Teenage boys are increasingly feeling under pressure to emulate the muscular images they are bombarded with on social media, TV programmes such as Love Island and Hollywood blockbusters like Black Panther. This is leading to a new epidemic: steroid use is growing in popularity.
Recent media reports suggest that up to a million people in the UK are regularly taking anabolic-androgenic steroids (ASS). Appearance, rather than sporting performance, seems behind this, with young males most at risk of dependency. The drugs are easily available online, with sites such as Instagram and Snapchat used to target vulnerable youngsters.
Regularly taking AAS can lead to potentially dangerous medical conditions, such as high blood pressure, high cholesterol and liver disease, and even heart attacks and infertility. Misusing these drugs can cause mood swings and aggression – so-called “roid rage”. After injecting steroids for some time, coming off them suddenly can result in depression and anxiety. And when young men see impressive changes to their body, it can be difficult to persuade them to stop using the drugs.
I recently interviewed a young man who had taken up bodybuilding as a teenager and combined frequent weightlifting with cycles of steroid use. By 18, he had gained so much muscle he weighed over 19 stone. He admitted that his obsession stemmed from low self-esteem and a desire to “feel more masculine”. When he tried to reduce his steroid intake, the withdrawal effects included anxiety, depression and suicidal thoughts. He eventually got help, but the negative impact of the drugs was profound.
The Scottish government has set out a significant programme of reform to tackle Scotland’s drug problem, with a focus on prevention and recovery. But there is an urgent need to respond to the diversification of drug markets and the increased use of AAS. I believe education can play a valuable role in helping youngsters to understand and avoid the toxic effects of these drugs.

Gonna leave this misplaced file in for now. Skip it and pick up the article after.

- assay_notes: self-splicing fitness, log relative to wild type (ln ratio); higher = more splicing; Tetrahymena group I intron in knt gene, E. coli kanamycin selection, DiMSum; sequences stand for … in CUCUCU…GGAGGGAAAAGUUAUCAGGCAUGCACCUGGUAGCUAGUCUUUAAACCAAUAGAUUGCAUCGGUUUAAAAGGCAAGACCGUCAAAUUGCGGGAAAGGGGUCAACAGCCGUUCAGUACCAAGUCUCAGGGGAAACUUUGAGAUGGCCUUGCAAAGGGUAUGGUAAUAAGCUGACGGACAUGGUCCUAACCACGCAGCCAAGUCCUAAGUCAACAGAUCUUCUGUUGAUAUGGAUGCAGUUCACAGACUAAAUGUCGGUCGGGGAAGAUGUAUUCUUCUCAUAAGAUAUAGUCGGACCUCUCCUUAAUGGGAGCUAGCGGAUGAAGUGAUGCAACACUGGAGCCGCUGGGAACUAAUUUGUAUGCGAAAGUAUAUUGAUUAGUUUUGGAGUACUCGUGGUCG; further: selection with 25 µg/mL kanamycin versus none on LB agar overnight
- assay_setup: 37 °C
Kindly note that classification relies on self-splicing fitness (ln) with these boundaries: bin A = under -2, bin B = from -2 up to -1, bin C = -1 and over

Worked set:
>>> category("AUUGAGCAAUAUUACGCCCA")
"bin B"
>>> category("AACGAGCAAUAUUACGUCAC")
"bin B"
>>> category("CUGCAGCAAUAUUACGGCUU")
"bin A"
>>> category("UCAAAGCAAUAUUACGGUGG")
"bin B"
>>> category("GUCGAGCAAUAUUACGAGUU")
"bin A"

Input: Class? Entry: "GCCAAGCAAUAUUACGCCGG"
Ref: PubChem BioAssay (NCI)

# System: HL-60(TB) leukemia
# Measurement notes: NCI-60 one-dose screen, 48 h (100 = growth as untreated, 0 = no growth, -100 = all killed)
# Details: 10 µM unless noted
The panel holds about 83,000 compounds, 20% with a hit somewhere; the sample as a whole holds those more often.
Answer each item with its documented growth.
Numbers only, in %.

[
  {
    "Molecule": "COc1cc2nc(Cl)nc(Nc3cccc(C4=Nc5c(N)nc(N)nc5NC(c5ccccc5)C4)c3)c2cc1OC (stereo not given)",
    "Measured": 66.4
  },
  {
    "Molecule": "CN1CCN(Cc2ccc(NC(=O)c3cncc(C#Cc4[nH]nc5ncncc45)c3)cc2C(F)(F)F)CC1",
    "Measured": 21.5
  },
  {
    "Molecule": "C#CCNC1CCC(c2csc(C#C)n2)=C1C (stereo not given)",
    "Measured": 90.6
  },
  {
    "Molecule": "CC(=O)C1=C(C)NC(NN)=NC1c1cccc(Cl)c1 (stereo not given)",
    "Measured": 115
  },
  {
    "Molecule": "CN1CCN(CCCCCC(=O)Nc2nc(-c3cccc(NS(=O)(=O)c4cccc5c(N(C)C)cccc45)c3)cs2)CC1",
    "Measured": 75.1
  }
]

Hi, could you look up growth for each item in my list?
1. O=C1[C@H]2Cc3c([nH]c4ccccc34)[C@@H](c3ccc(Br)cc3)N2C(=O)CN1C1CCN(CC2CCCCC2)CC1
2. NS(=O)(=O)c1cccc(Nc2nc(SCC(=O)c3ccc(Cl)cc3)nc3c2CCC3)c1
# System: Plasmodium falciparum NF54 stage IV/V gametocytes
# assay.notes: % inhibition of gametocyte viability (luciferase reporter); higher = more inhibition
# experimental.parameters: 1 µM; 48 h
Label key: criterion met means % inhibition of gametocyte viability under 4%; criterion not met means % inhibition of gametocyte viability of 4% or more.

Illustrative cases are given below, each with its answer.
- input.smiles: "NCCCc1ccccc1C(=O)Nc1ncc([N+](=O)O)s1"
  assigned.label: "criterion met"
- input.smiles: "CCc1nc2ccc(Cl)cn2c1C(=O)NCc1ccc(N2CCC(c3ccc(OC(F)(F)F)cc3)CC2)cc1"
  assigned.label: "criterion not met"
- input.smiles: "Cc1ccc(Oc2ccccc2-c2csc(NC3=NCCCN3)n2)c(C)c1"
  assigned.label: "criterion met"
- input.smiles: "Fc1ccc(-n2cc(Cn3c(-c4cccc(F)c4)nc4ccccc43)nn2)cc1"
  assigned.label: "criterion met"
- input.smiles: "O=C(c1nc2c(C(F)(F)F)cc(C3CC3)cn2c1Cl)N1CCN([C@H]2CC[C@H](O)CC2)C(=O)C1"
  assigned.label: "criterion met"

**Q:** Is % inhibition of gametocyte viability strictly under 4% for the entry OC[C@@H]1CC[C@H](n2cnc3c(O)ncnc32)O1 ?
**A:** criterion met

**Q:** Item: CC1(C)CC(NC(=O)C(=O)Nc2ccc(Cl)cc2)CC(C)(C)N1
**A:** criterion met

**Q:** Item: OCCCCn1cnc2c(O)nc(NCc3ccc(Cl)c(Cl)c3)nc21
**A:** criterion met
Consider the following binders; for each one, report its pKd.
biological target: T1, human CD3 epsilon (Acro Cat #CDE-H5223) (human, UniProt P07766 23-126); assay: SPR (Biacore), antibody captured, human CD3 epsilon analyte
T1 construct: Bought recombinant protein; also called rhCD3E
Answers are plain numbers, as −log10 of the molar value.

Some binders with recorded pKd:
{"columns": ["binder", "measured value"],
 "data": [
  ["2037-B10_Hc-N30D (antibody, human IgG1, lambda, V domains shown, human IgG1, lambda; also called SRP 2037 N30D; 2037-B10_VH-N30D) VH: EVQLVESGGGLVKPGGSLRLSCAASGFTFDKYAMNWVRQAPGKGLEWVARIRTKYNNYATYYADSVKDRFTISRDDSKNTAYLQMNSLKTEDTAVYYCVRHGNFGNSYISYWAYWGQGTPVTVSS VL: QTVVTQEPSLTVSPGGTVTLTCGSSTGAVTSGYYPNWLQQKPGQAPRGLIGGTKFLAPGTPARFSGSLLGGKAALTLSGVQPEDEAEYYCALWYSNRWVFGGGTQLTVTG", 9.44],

The health and wellbeing experiences and outcomes within Curriculum for Excellence emphasise developing the knowledge and skills that students need for positive mental, emotional, social and physical wellbeing.
When substance misuse is addressed in the classroom, Education Scotland recommends that teachers draw upon specialist support outwith the learning community. In secondary schools, PE teachers need to collaborate with elite fitness coaches and health professionals to educate pupils – particularly boys – about the risks of steroids and about building strength and fitness naturally.
Given the influence of social media, celebrity culture and the endless chain of action and superhero movies, the obsession with bodybuilding will, inevitably, continue. Schools must play a leading role in enabling young men to become more informed about getting fit without resorting to drugs.
Ross Deuchar is a professor, assistant dean and director of the Interdisciplinary Research Unit on Crime, Policing and Social Justice at the University of the West of Scotland’s School of Education